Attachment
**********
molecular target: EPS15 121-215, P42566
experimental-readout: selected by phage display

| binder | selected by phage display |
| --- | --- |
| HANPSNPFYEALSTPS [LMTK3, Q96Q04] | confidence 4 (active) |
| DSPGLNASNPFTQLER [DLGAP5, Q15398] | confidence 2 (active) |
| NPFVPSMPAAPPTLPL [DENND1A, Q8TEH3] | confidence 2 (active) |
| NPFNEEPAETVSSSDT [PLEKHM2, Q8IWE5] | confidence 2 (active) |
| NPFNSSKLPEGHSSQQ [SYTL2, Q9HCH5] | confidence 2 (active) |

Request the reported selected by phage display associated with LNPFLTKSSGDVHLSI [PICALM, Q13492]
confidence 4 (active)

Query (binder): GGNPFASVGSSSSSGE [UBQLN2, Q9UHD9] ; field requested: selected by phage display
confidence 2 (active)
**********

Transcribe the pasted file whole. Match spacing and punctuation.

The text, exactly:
molecular target: EPS15 121-215, P42566
experimental-readout: selected by phage display

| binder | selected by phage display |
| --- | --- |
| HANPSNPFYEALSTPS [LMTK3, Q96Q04] | confidence 4 (active) |
| DSPGLNASNPFTQLER [DLGAP5, Q15398] | confidence 2 (active) |
| NPFVPSMPAAPPTLPL [DENND1A, Q8TEH3] | confidence 2 (active) |
| NPFNEEPAETVSSSDT [PLEKHM2, Q8IWE5] | confidence 2 (active) |
| NPFNSSKLPEGHSSQQ [SYTL2, Q9HCH5] | confidence 2 (active) |

Request the reported selected by phage display associated with LNPFLTKSSGDVHLSI [PICALM, Q13492]
confidence 4 (active)

Query (binder): GGNPFASVGSSSSSGE [UBQLN2, Q9UHD9] ; field requested: selected by phage display
confidence 2 (active)